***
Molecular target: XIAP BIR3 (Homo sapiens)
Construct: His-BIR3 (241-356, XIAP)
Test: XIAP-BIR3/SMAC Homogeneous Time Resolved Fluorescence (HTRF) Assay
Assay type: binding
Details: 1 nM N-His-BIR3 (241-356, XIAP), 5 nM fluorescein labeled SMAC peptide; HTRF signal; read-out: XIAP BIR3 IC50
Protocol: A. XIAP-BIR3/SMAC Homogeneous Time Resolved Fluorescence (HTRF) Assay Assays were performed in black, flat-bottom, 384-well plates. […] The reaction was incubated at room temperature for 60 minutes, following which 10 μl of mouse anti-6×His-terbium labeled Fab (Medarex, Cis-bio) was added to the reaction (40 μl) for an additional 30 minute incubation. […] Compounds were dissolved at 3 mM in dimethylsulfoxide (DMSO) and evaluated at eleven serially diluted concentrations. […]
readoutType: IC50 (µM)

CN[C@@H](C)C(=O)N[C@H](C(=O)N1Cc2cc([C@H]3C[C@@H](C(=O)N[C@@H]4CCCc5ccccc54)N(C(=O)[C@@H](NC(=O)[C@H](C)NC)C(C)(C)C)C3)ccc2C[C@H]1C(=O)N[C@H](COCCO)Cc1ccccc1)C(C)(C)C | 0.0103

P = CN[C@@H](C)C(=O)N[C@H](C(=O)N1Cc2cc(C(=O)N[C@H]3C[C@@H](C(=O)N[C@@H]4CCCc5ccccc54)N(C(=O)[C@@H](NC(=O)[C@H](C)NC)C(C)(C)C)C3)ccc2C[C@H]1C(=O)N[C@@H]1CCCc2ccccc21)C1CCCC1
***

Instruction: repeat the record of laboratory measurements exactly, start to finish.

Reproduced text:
Molecular target: XIAP BIR3 (Homo sapiens)
Construct: His-BIR3 (241-356, XIAP)
Test: XIAP-BIR3/SMAC Homogeneous Time Resolved Fluorescence (HTRF) Assay
Assay type: binding
Details: 1 nM N-His-BIR3 (241-356, XIAP), 5 nM fluorescein labeled SMAC peptide; HTRF signal; read-out: XIAP BIR3 IC50
Protocol: A. XIAP-BIR3/SMAC Homogeneous Time Resolved Fluorescence (HTRF) Assay Assays were performed in black, flat-bottom, 384-well plates. […] The reaction was incubated at room temperature for 60 minutes, following which 10 μl of mouse anti-6×His-terbium labeled Fab (Medarex, Cis-bio) was added to the reaction (40 μl) for an additional 30 minute incubation. […] Compounds were dissolved at 3 mM in dimethylsulfoxide (DMSO) and evaluated at eleven serially diluted concentrations. […]
readoutType: IC50 (µM)

CN[C@@H](C)C(=O)N[C@H](C(=O)N1Cc2cc([C@H]3C[C@@H](C(=O)N[C@@H]4CCCc5ccccc54)N(C(=O)[C@@H](NC(=O)[C@H](C)NC)C(C)(C)C)C3)ccc2C[C@H]1C(=O)N[C@H](COCCO)Cc1ccccc1)C(C)(C)C | 0.0103

P = CN[C@@H](C)C(=O)N[C@H](C(=O)N1Cc2cc(C(=O)N[C@H]3C[C@@H](C(=O)N[C@@H]4CCCc5ccccc54)N(C(=O)[C@@H](NC(=O)[C@H](C)NC)C(C)(C)C)C3)ccc2C[C@H]1C(=O)N[C@@H]1CCCc2ccccc21)C1CCCC1